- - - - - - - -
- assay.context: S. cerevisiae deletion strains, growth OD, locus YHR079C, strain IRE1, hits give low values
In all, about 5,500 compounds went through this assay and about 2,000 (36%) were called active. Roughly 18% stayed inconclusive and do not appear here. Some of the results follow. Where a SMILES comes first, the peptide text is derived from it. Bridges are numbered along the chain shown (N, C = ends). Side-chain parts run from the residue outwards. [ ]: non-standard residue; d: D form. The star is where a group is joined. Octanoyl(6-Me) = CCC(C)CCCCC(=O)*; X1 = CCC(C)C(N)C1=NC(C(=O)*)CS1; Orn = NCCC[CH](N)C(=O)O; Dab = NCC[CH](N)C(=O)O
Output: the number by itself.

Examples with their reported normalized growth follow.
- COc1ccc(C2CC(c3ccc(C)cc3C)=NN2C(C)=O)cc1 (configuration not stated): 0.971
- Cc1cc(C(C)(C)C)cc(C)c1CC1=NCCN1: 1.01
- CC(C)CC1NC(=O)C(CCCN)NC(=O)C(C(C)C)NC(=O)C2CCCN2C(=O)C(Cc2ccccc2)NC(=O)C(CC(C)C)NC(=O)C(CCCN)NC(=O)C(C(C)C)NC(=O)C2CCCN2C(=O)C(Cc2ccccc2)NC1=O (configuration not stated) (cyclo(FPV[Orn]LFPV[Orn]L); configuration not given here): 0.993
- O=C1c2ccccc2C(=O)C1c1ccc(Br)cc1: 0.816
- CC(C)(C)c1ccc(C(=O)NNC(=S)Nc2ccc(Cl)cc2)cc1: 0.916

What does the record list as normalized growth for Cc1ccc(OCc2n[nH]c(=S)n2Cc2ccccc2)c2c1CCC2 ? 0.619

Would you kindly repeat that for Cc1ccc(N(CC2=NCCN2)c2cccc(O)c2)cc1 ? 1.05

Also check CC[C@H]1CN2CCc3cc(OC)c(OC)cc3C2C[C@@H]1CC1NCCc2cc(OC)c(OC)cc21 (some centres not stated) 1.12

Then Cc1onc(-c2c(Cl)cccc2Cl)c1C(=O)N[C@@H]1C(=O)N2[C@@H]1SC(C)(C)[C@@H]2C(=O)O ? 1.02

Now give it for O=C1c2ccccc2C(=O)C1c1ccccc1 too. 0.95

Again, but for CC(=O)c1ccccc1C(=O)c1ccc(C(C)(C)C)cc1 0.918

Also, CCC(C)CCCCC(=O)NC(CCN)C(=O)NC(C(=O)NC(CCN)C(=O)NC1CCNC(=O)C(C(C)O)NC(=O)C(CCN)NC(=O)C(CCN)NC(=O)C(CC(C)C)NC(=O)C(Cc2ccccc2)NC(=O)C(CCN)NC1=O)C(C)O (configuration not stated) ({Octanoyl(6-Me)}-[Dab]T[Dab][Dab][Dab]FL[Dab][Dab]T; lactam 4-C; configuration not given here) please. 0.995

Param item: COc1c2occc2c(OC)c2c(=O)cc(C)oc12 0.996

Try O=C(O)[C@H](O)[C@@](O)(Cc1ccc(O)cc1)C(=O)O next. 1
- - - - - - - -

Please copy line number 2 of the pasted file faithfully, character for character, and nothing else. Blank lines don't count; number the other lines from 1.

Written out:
In all, about 5,500 compounds went through this assay and about 2,000 (36%) were called active. Roughly 18% stayed inconclusive and do not appear here. Some of the results follow. Where a SMILES comes first, the peptide text is derived from it. Bridges are numbered along the chain shown (N, C = ends). Side-chain parts run from the residue outwards. [ ]: non-standard residue; d: D form. The star is where a group is joined. Octanoyl(6-Me) = CCC(C)CCCCC(=O)*; X1 = CCC(C)C(N)C1=NC(C(=O)*)CS1; Orn = NCCC[CH](N)C(=O)O; Dab = NCC[CH](N)C(=O)O